Friday, June 05, 2009
Well here's a great idea that will happen when pigs fly to the moon in a balsa-wood rocketship
Does anybody not want more of this? Anybody? Come on, Gators, even you have to admit this is better than bludgeoning both Charleston Southern and Florida International.
As much fun (and as lucrative) as the SEC's divisional split has been--remember, Auburn-LSU and Florida-Tennessee don't exist as the rivalries they are without it--there's still a sharp pain in the Auburn-related regions of the brain whenever Florida rotates off the schedule again. Auburn and Florida aren't just "supposed" to play every year--every fiber of my Auburn football being tells me they do play every year, and missing the Gators on the schedule is like moving a large piece of furniture out of your living room. It's the same room, it maybe even still looks great, but you can't help but feel the whole time like there's something that's there that isn't there. I suspect strongly I'm not the only Auburn fan who feels this way.
Primarily for this reason--and because the more conference games a conference requires, the truer a champion it crowns--I've been wishing for a while that rather than the Pac-10 following the rest of the country's lead, the SEC should follow theirs and play a ninth conference game. So we get only seven home games every other year--who cares? As long as we're playing a real team a la West Virginia outside of the league, that's the case already.
Doesn't matter: the SEC isn't going to go for that. But here's a question for you: could Auburn take matters into its own hands? It's come to light recently that Michigan has been trying to line up a Big 10 team as a nonconference opponent for 2010--and as (the rather excellent) MVictors has reported, that team would have been Minnesota if the Gophers hadn't already lined up Southern Cal. While Michigan-Minnesota hasn't been quite as balanced a rivalry as Auburn-Florida (and gets played more often, thanks to the Big 10's scheduling rotations), it's similar in that it's a formerly annual series rich with tradition and history that's fallen prey to modern scheduling conveniences.
So: if Michigan can take a stab at renewing an annual rivalry as a nonconference "bonus," is there anything stopping Auburn from doing the same with Florida? Sure, it's been fun playing the Eers, and it'll be fun in the future playing Clemson and Georgia Tech, but I'd give all of that up in a heartbeat if it meant we could have the Florida game back on the schedule on an annual basis. Voluntarily putting a powerhouse like the Gators back on the slate means Auburn is well-nigh bulletproof from scheduling complaints, too--pair Florida with a good mid-major/low-end BCS squad, tack on two pieces of cannon fodder, and who's going to speak against us? I recently pined for the good old days of the annual nonconference rivalry, but how much better would that "nonconference" rival be if it turned out to be Florida? It wouldn't even mean permanently giving up on playing strong nonconference opposition, since the years the Gators are on the SEC slate would give Auburn the opportunity to go after the Yellow Jackets or suchlike.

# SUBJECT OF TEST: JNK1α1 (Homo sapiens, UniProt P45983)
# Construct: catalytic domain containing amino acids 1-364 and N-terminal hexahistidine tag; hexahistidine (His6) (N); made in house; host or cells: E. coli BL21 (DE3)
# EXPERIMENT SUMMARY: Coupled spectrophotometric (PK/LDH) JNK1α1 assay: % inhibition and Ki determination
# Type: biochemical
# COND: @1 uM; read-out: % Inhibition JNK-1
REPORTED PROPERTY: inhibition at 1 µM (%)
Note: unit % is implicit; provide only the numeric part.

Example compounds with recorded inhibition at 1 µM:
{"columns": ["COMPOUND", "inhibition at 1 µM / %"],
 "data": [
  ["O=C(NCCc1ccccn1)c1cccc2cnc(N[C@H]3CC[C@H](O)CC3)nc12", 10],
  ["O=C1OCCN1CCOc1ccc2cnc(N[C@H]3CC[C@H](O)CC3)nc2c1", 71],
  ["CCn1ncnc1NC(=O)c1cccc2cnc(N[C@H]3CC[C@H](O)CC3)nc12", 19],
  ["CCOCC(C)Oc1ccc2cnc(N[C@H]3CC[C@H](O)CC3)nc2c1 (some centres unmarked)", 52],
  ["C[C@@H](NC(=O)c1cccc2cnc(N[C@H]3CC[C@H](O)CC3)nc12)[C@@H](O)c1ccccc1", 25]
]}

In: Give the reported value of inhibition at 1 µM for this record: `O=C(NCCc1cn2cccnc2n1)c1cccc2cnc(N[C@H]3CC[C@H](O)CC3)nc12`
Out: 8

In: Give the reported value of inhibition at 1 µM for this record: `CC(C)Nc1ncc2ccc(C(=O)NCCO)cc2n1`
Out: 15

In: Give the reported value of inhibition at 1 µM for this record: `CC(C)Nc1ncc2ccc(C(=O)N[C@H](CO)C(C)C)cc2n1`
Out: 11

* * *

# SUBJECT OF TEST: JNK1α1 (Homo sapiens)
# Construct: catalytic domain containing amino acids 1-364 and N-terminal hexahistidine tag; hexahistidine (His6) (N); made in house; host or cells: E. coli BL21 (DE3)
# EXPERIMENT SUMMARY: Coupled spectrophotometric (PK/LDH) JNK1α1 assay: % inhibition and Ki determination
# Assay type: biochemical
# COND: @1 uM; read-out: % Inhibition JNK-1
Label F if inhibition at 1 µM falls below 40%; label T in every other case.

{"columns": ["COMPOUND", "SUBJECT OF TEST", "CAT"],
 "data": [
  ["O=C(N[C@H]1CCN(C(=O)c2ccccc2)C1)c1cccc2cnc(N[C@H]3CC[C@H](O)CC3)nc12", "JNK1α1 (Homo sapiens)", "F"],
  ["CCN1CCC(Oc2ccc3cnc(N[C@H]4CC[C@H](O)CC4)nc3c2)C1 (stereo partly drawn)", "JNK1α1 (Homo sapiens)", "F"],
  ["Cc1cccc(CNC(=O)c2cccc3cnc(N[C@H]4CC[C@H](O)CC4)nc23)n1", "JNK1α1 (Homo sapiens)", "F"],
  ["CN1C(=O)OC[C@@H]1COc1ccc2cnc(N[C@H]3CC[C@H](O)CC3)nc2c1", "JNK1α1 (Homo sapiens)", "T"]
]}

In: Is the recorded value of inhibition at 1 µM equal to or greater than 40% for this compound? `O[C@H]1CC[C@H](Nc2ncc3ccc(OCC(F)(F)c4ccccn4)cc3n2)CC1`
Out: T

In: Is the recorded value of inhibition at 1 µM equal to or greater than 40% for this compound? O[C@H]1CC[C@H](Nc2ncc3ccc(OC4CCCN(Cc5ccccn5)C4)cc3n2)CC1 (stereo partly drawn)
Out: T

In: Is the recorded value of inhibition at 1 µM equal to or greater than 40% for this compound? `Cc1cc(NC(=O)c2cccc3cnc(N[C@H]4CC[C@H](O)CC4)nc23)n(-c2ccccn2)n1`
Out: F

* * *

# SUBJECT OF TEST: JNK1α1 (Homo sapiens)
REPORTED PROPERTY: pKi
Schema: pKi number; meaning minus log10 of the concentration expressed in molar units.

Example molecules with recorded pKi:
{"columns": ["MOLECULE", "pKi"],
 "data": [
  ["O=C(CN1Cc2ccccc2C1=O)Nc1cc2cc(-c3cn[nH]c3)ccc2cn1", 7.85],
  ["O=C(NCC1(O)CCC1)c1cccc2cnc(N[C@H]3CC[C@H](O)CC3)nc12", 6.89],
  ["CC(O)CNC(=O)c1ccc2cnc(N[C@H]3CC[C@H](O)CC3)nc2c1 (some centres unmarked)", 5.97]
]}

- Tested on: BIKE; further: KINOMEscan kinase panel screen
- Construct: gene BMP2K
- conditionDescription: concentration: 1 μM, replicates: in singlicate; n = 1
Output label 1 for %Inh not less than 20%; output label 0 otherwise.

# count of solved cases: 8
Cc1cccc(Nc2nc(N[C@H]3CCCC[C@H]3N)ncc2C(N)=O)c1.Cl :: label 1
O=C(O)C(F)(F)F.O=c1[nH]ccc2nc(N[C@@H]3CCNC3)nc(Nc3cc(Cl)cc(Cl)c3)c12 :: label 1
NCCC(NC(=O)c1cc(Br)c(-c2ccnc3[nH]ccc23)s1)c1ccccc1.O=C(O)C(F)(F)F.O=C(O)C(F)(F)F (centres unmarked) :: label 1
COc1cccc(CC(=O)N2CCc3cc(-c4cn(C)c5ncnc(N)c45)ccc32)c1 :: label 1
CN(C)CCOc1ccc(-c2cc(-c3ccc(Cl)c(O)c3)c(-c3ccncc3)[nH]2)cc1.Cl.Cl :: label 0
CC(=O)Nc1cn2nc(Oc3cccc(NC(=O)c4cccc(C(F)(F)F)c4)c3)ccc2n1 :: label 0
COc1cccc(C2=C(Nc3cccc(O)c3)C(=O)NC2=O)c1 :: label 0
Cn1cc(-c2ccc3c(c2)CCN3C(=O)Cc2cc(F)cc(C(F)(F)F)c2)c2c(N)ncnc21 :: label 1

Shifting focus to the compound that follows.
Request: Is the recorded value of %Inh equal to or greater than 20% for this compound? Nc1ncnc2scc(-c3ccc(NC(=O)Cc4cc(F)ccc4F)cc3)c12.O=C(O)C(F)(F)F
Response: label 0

There are, of course, a gazillion unclearable hurdles to clear to put a plan like this into action. For starters, just because the Big 10 might be open to games between members that wouldn't count in the league standings--as I would theorize this one wouldn't--doesn't guarantee the SEC would be. There would likely be a subset of Auburn fans--and maybe the Auburn administration as well--that would balk at going years without playing intriguing games against nonleague competition (since even I think playing both Florida and the likes of West Virginia outside of league play is probably asking too much). And then there's the biggest monkey wrench in the plan--namely, getting the Gators to agree to play both Florida St. and Auburn on an annual basis. Not only does that make for a hellaciously rigorous nonconference slate--one I just got finished saying I don't blame Auburn for skipping out on--but having only two non-predetermined opponents three out of every five years* doesn't leave much room for flexibility.
It might be better to ask Florida for one home-and-home (and one year off) in that three year span--meaning (if I've got my math right) that for every five-year cycle, the Gators would play two home-and-homes against Auburn (one nonconference, one in SEC play). Match that with two home-and-homes for Florida against Florida St. (with one year off to coincide with one of the years Auburn would be a nonleague opponent), though, and the Gators would only have to play both Auburn and the 'Noles once ever five years. Would that be doable?
It doesn't matter if it's doable, really, because I know good and well it's not happening. But if I'm right, and the SEC says it's kosher, would Auburn have any reason not to ask? There wouldn't be anything at risk, and the reward could be ...
Well, we'd have the Florida rivalry back. Surely that's all the reward we'd need.